Ghosts & Paranormal Trends – Jan 2019

Ghosts and paranormal trends - January 2019 report[This article originally appeared at]

In recent months, ghosts and paranormal topics have been trending in interesting directions.

(Note: I use specialized software for this research. It’s not just Google Trends.)

In general, global interest in ghost hunting is starting to increase, but with an emphasis on personal experience and how-to information.

In the US – and globally – people are still very interested in Ghost Adventures. Both Ghost Hunters and Most Haunted attract fresh searches, as well.

The spike that occurred with Netflix’s Hill House has been more about “hidden” ghosts in the series.

Also, people want to know what happened to Nick Groff (which many spell as “Nick Goff” when they’re searching), and they’re still asking, “Is Ghost Hunters real?”

In the UK, “Are ghosts real?” is the question most people are asking. And, they’re interested in watching Most Haunted, Paranormal Lockdown, Ghost Adventures, and old/full episodes of Ghost Hunters, not necessarily in that order.

Trending Interest in Ghosts & Paranormal Topics – 30 Days

Here are some graphs representing mid-December 2018 through mid-January 2019.

First, here’s the only topic trending in the UK, among searches focusing on the word “ghosts.” (And eliminating searches related to the PS4 game, “Ghosts Call of Duty.”)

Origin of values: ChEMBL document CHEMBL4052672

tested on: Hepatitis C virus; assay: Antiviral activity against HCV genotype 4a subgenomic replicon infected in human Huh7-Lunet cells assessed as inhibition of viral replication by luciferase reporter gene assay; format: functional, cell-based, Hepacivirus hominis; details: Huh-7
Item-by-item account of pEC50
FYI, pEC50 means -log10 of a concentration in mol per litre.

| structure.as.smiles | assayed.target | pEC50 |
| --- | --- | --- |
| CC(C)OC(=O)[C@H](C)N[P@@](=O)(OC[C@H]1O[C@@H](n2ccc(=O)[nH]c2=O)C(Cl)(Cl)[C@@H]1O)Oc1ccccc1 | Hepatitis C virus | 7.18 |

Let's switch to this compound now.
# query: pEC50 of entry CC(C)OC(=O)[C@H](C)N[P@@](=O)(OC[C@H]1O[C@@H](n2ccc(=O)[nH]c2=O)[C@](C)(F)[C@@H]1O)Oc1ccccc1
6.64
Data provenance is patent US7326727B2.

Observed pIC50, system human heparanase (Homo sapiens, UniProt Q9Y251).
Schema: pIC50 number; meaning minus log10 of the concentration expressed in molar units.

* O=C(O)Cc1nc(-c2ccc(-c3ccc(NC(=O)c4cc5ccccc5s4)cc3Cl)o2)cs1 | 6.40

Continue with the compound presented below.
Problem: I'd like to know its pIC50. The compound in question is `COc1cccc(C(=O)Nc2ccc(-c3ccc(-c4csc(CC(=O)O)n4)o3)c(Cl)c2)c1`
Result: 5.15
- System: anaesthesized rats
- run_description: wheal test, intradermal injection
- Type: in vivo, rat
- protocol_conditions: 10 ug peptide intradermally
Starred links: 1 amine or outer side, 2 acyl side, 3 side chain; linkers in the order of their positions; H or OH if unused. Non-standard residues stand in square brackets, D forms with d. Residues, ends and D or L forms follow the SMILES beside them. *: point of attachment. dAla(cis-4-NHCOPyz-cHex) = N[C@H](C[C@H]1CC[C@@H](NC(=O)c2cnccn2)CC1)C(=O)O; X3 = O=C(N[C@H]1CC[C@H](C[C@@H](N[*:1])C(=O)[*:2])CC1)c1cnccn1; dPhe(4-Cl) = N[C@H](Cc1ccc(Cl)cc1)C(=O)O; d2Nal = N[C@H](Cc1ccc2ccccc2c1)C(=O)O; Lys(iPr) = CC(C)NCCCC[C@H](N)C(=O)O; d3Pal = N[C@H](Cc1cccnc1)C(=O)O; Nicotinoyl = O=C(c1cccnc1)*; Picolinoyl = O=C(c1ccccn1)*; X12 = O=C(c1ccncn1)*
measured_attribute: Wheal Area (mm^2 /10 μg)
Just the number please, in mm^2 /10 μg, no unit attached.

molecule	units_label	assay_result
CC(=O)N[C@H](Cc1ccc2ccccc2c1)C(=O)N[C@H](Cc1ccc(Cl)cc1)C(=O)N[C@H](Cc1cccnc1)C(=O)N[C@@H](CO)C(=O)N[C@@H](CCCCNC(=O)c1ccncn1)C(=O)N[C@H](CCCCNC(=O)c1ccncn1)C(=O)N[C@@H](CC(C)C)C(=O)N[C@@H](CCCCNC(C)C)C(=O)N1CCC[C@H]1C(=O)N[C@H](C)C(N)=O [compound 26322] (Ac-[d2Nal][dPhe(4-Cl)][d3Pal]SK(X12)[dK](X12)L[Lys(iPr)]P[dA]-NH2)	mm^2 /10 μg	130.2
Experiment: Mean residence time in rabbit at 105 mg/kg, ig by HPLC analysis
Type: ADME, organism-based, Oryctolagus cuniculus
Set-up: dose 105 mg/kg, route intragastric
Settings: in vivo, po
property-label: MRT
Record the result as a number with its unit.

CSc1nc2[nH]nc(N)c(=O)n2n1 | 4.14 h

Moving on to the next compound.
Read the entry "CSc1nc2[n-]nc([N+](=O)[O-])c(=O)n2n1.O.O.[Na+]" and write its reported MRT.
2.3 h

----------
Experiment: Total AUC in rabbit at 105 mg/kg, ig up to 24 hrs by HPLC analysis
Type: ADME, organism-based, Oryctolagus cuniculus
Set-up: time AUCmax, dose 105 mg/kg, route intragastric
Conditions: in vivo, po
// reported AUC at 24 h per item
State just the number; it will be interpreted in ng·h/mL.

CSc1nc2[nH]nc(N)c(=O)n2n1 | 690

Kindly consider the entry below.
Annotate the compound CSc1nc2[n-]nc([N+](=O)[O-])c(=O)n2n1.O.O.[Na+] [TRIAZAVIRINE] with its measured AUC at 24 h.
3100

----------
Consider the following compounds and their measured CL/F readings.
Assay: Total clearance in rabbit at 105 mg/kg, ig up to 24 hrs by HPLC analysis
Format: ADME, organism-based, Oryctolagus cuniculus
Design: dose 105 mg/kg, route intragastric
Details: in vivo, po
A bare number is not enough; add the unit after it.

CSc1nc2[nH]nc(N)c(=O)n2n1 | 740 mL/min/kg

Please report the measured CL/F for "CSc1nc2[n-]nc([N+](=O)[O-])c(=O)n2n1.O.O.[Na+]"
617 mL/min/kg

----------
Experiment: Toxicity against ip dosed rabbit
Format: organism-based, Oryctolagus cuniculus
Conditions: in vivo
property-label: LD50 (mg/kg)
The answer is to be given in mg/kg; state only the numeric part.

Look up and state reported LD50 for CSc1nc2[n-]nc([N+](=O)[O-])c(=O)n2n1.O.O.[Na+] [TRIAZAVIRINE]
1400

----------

Ghosts trends in the UK - Jan 2019

Here’s what’s trending for “ghosts” in the US. Aside from “what room do ghosts avoid?” (probably a gaming question), searches doesn’t show much interest in ghosts, per se.

Trending searches for "ghosts" in the US

Trending Searches – 90 Days

Three-month trends show something different. However, remember that these include searches starting in mid-October, just before Halloween.

The first shows worldwide searches that focused on “ghosts.” Obviously, The Haunting of Hill House dominated those trends. But, they were interested in finding “hidden” ghosts in the Netflix series.

The Ghosts of Christmas Eve searches could be about the 2018 Trans-Siberian Orchestra concert, or about the 1999 movie, or both.

Worldwide searches for "ghosts" - 90 days (Jan 2019)

The next breaks down similar online searches, but only in the UK. Again, Hill House’s “hidden” ghosts captured interest. (In a US-only study, the results were nearly identical to the graph above.)

I was surprised to see people ask “how many ghosts visited Scrooge?” Related searches continued to spike after Christmas, as well. (If you count just the main ghosts, there were four: Marley, and the ghosts of past, present, and future.)

Searches for "ghosts" from UK browsers - Jan 2019